WILKES-BARRE — After Carol Coolbaugh’s son died of an overdose in 2009, she tried attending bereavement meetings to help with her grief.
But listening to others talk about loved ones dying of natural causes or accidents or illnesses didn’t strike the right chord for Coolbaugh, 67, of West Pittston, whose son Erik died of an overdose following a lifetime battle with addiction to drugs, including heroin.
“You’ve got somebody that’s mourning a kid who did everything right and was going to school and got hit by a car, or died of cancer,” Coolbaugh said. “I’m not saying they did judge, but it was very difficult to talk about your kid who didn’t do all the things that they should do.”
As a result of her experience, Coolbaugh started the local chapter of Grief Recovery After a Substance Passing, or GRASP, to help others mourning the loss of overdose victims. The group meets the second and fourth Wednesday of each month and provides support to parents and other relatives of those who have lost loved ones to drugs.
“There’s no judgment,” Coolbaugh said. “We’re there, we just support each other.”
Some members have been coming for years, while others cycle through, she said. The surviving relatives go through the stages of grief — but not always in the same order and sometimes more than once, she said.
“There’s denial,” Coolbaugh said. “You can’t believe it happened even though every one of them will tell you that they’ve been waiting for the dreaded phone call. Because you know that’s a possibility, but even when it happens it’s still a shock.”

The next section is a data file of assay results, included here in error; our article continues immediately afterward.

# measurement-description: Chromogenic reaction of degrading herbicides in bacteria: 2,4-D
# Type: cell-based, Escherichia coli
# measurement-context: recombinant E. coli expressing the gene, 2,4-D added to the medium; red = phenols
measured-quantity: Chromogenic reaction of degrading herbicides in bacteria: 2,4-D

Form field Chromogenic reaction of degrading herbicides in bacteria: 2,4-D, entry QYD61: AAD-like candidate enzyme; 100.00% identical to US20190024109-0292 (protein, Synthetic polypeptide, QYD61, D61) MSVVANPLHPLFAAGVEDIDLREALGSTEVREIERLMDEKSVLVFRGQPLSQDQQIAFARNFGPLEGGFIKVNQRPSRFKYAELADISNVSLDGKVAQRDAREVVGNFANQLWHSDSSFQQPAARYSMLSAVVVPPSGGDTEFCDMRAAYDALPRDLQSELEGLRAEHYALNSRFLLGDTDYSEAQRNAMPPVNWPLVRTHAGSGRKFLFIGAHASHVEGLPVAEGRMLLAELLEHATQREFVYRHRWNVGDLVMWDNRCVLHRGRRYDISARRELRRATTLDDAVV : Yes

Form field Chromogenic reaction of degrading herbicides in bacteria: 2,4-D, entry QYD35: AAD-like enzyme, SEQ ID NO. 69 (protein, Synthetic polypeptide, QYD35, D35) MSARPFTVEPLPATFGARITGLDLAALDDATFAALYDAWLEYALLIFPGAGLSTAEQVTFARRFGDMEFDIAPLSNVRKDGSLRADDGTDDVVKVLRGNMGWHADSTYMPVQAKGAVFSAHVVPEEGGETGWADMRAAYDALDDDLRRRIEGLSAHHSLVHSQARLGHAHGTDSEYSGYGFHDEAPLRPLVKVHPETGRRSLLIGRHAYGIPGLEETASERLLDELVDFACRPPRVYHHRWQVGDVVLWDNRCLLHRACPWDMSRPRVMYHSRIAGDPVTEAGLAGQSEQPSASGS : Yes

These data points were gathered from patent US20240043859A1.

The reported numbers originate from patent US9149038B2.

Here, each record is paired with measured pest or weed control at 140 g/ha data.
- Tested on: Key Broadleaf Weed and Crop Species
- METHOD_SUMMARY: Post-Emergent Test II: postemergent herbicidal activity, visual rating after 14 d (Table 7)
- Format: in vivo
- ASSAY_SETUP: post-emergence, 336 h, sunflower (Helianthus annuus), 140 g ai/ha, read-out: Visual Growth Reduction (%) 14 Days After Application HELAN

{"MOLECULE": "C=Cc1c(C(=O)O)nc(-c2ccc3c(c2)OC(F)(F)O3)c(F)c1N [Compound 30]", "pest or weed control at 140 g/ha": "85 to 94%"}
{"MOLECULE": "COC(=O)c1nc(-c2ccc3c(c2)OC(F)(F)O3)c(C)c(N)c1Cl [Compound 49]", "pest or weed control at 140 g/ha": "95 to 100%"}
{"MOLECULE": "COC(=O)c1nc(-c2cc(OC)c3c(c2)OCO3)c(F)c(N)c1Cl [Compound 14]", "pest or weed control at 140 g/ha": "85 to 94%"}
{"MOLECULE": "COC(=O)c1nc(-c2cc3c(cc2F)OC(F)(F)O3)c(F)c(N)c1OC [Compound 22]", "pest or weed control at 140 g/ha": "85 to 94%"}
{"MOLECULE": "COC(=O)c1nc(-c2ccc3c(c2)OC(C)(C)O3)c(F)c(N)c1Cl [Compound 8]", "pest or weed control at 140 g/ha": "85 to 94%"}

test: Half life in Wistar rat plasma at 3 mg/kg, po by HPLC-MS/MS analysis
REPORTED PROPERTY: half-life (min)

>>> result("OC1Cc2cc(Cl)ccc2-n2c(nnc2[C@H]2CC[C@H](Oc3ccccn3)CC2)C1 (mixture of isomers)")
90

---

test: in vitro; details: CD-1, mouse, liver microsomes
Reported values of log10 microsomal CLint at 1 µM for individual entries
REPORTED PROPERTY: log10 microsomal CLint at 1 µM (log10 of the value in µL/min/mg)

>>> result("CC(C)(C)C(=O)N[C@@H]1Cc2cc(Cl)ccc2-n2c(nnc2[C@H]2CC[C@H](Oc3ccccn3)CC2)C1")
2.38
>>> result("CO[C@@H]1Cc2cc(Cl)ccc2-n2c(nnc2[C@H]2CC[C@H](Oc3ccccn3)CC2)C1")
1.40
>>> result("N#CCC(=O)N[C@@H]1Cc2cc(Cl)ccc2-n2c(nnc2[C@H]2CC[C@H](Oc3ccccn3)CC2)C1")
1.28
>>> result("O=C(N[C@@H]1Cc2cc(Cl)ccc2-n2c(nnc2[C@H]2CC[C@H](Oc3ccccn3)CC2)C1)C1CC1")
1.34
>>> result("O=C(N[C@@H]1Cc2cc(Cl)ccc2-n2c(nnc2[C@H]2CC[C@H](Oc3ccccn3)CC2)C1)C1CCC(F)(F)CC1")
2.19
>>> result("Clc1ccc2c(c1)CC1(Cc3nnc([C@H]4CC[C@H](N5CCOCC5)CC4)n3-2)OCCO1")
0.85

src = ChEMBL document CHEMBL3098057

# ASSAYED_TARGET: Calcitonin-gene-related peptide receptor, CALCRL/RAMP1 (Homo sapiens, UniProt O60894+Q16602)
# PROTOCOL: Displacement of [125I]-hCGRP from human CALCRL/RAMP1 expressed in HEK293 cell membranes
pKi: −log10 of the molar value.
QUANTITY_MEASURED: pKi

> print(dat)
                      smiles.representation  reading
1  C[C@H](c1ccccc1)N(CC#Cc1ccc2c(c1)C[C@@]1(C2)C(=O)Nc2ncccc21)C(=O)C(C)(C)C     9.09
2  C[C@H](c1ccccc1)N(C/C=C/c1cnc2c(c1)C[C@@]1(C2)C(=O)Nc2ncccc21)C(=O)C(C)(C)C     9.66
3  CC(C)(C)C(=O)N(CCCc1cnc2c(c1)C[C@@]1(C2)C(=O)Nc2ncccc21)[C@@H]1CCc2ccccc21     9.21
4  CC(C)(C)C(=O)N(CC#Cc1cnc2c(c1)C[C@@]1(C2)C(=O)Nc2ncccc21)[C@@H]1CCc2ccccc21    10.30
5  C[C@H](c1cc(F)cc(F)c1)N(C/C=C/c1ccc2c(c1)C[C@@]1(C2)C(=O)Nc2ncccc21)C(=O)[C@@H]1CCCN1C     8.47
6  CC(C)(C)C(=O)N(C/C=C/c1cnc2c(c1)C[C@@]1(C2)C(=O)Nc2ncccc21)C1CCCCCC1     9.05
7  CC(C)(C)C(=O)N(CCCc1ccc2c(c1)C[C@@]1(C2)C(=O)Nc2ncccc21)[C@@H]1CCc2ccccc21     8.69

Some of them feel relief at knowing that their loved one’s struggle and pain are over, she said.
“I know with myself, initially I kind of felt a relief that he’s no longer struggling,” Coolbaugh said. “But that didn’t last long. Then it came to anger, like, ‘Why did this have to happen? Why couldn’t he be one of the ones that was saved?’”
Coolbaugh said those who have lost family members should grieve in their own way. Surviving relatives should do what they need to do to get through their grief and not listen if people tell them to move on with their lives.
“Every grief is different,” Coolbaugh said. “Don’t tell anybody tell you how you should be grieving.”
For information about the meetings, contact Coolbaugh at firstname.lastname@example.org or 570-991-7199.
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